CAMP PENDLETON — The holiday season is a joyous time, yet also a time of financial burden for many families, particularly young, active-duty military families who are often barely scraping by.
To make sure everyone has the most wonderful time of the year, the Armed Services YMCA with the help of civilian donations provides hundreds of military families and thousands of children with toys, bikes, gift cards and more each year.
Executive Director Samantha Holt said the base’s branch of the Armed Services YMCA will serve more than 600 families alone this year through its Santa’s Workshop event on Dec. 14 and 15.
YMCA volunteers and staff will set up a large, 40-by-40 foot tent and stock shelves with toys, bikes and other gifts for children at the YMCA’s site on base. The toys are sorted by gender and age as well as by day to keep the selection fair and the shelves full for both days of the event. Families come in and “shop” for three to four gifts per child just like they would in a store, but at no cost.
Once the two workshop days are over, whatever toys are left will be packaged up and sent to the Marine Corps base in Twentynine Palms, where there is a smaller number of families living there.
Holt said most of the toys or money donated to buy toys and gift cards come from civilian families in Orange, Riverside and San Diego Counties.
“Many of them have been donating for years, which is absolutely amazing,” Holt said.
Some military families can also sign up for the YMCA’s Secret Santa program. Participating families write a wishlist of gifts, and then are “adopted” by a civilian family who buys those gifts for them.
These holiday programs are only two of several different programs that the Armed Services YMCA runs throughout the year to help young, military families. The YMCA also provides a diaper and food distribution program, emergency financial support, childcare, afterschool programs, military ball gown giveaways and scholarships.
Holt said these programs aim to strengthen the military family as a whole by helping these young families who don’t always have the support system they need when they first move here.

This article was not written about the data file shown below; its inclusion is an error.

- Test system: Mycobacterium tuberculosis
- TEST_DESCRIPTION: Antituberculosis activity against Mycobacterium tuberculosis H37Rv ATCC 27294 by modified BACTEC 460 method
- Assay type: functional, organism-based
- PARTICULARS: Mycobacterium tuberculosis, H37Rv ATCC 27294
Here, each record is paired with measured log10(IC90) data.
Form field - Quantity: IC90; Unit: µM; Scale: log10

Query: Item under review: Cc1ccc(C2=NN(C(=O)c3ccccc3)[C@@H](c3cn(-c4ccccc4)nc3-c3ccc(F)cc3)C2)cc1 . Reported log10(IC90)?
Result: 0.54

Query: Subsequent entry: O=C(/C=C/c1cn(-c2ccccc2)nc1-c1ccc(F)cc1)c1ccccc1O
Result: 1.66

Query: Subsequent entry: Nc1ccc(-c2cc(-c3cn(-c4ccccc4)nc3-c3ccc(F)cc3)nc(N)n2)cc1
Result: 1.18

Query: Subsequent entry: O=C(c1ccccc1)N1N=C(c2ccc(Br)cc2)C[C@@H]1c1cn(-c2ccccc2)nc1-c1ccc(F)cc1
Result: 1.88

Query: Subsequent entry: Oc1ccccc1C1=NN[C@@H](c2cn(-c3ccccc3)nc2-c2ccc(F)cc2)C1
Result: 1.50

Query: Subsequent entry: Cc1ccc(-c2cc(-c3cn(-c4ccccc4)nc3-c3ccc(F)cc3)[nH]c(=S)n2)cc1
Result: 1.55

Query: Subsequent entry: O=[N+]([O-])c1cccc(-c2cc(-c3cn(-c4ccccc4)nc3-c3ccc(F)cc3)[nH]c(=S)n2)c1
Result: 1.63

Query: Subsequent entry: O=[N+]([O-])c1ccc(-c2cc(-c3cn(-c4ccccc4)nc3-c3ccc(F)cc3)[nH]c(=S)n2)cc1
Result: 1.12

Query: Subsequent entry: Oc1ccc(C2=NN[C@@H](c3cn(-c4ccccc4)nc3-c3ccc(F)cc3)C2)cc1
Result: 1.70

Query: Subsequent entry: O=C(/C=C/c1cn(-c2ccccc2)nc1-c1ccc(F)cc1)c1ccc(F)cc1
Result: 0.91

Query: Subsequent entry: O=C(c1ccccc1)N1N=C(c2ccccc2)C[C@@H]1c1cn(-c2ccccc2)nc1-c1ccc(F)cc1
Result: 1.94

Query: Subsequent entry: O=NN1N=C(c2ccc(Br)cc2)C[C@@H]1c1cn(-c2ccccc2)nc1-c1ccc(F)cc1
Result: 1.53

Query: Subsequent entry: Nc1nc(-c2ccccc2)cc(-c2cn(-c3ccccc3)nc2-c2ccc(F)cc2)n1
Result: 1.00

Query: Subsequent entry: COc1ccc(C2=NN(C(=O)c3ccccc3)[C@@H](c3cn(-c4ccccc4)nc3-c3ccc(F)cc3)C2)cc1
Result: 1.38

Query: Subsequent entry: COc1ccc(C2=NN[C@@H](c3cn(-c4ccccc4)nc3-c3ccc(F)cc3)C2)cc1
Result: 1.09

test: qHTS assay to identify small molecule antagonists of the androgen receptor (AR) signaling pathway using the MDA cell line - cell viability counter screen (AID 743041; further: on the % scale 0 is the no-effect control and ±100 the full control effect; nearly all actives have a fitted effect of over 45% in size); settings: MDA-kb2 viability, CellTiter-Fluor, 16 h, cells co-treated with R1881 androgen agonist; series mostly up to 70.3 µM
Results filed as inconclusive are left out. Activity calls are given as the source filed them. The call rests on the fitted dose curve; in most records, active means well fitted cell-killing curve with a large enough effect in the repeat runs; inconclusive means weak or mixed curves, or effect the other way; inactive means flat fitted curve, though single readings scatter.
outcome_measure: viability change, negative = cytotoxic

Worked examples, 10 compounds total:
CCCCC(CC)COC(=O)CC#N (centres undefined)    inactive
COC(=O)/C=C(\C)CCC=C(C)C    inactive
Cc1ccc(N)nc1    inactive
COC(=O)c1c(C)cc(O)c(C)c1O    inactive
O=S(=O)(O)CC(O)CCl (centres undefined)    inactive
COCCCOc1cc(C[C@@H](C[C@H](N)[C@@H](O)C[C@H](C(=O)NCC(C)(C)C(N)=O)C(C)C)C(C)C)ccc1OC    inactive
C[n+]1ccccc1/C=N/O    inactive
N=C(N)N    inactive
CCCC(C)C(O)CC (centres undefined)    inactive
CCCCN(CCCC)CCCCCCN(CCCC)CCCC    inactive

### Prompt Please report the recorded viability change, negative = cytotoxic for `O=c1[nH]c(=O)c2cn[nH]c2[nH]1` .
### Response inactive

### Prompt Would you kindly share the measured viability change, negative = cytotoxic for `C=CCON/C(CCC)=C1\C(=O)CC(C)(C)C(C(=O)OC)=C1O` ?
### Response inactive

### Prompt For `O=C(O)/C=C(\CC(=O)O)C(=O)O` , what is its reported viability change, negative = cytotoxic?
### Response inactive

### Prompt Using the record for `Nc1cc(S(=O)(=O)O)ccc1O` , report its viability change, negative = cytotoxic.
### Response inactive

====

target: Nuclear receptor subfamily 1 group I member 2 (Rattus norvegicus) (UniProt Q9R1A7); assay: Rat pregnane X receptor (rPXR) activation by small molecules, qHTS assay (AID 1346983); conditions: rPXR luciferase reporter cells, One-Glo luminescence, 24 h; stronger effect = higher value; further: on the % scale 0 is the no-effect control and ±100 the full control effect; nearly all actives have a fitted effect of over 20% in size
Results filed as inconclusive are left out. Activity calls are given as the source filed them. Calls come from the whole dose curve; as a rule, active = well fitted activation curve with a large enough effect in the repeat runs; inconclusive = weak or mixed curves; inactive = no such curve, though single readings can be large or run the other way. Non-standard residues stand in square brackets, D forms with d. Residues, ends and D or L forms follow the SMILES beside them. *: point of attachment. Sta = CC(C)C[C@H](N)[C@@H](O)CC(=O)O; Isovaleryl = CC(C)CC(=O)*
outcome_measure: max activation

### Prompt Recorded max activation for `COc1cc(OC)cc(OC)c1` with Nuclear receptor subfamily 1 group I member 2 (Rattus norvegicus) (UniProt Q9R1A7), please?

“Picture this: you’re a young person who joined the military, sometimes you’re married and you have children and you come in from another part of the states to Southern California, which is expensive, and you’re away from family,” Holt said. “Childcare is expensive and hard to come by, so a lot of times our families have to live on one income which gets tight, which is part of the reason why we started our diaper and food distribution because our families were coming short between paychecks and needed extra support.”
Holt said one of the biggest struggles for military families is being away from their own families, which is why the Armed Services YMCA strives to build a support system through the people it serves on base.
Oceanside Councilmember Chris Rodriguez recalled how the Armed Services YMCA helped him and his young family when they moved to base in 2002.
“I had heard about them through Command,” Rodriguez said. “For my wife they provided a ball gown, bunk beds for my kids, and a whole tree full of presents that we never would have been able to afford. They really blessed us.”
Rodriguez said he and many other young families struggled when they first moved to base.
“We had nothing, we had to build from scratch,” he said. “We were living paycheck to paycheck.”
Holt also remembers moving to base as a young military spouse and struggling with being alone and without resources.
“I know what it’s like to come here and be on your own, and with lower rankings the pay is obviously lower, so I understand what it’s like and what our families go through,” Holt said. “It’s nice to be able to connect those families with resources who can help them to be successful as a military family.”
While similar in its core values, the Armed Services YMCA is different from the main YMCA organization specifically in its focus on aiding young military families by supplementing needs like childcare and extra support. There are several branches of its kind across the United States on or near military bases, including three in Southern California with the one on Camp Pendleton, another in San Diego and a third in Twentynine Palms.
“We’re not a swim and gym place where you walk into a facility and there’s a bunch of exercise classes,” Holt said. “The base already has sports and gym facilities, so we run programs that strengthen the military family.”
Holt noted that the Camp Pendleton Armed Services YMCA branch is unique in that it’s the only branch of its kind that provides a recreation center on the northern end of base due to the high number of single Marines living here.
The Armed Services YMCA at Camp Pendleton is accepting money, gift card and toy donations for its holiday program until Dec. 10. Those who wish to donate can contact the office by calling 760-385-4921.